Whitefly adults and eggs.

Whitefly adults and eggs. Photo Credit: James Castner, University of Florida, IFAS.

Whiteflies are a pest we typically see in the fall but if you look around, you’ll notice high densities of them now. Despite their name, whiteflies are more closely related to an aphid or scale insect than a fly. They are 1/16 of an inch long (about the size of a gnat) and resemble small moths. They can be found on the undersides of host plant leaves and their behavior is easily recognizable as they scatter from the leaves when they are disturbed.

Silverleaf Whitefly. Photo by Lyle Buss, UF/IFAS

You’ll find whiteflies on a variety of plants ranging from ornamentals such as ficus, poinsettia, hibiscus, and ivy to vegetables like tomato, pepper, eggplant and okra. Some species feed on sweet potatoes, vegetables in the cabbage family, and citrus.

There are several species of whiteflies in Florida but the three main species of agricultural and horticultural concern are the silverleaf whitefly (also known as the sweet potato whitefly), citrus whitefly, and the ficus whitefly. Whiteflies have piercing-sucking mouthparts with which they feed on plants. The top side of leaves on infested plants may become pale or spotted due to whiteflies feeding on the undersides of leaves. It’s not uncommon for an infestation of whiteflies to go unnoticed until leaves turn yellow or drop unexpectedly. Some whitefly species can cause greater damage by transmitting plant viruses.

Whiteflies, along with aphids, scales and mealybugs excrete a sugary substance known as honeydew. This honeydew coats the surface of the plant where the insect feeds and facilitates the growth of a black fungus called sooty mold. Ants and wasps also feed on the honeydew secreted by these insects and may serve as an indicator that a plant is infested with whiteflies or other honeydew secreting insects.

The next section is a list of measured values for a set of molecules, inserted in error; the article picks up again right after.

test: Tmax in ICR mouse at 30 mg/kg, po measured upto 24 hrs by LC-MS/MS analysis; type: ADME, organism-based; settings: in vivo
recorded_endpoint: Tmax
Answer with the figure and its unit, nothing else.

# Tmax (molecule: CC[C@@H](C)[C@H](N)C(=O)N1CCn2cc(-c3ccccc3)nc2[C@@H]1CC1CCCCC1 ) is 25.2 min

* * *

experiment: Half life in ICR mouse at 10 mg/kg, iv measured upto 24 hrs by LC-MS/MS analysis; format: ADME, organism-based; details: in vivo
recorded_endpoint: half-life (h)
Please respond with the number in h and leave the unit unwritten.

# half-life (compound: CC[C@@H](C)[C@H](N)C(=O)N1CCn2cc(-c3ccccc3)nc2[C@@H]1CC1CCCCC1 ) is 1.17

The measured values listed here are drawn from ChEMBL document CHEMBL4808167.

Adult female whiteflies can lay anywhere from 200-400 eggs in her lifetime. The eggs are laid on the undersides of leaves. These eggs hatch into nymphs (also known as crawlers) after 4-12 days. From there, the crawlers will insert their mouthparts into the leaves of host plants where they will molt, pupate and then become adult whiteflies. This process takes anywhere from four weeks to six months, depending on temperature and humidity.

Whiteflies are difficult to control due to their prolific reproductive cycle. It is difficult to get rid of whiteflies once there is an infestation. As with dealing with most insects, proper plant selection, irrigation, and fertilization are critical for managing whiteflies. Removing sources of infestation such as weeds around the garden or old plant debris around the yard can help prevent whitefly populations from carrying over to the next season. Natural predators such as lady beetles, lacewings and predatory mites can help keep whitefly populations in check.

Insecticides such as insecticidal soap or horticultural oil can be used to help reduce whitefly populations. Be sure to always read the label for instructions. For more information on whiteflies, please contact your local UF/IFAS Extension Office.

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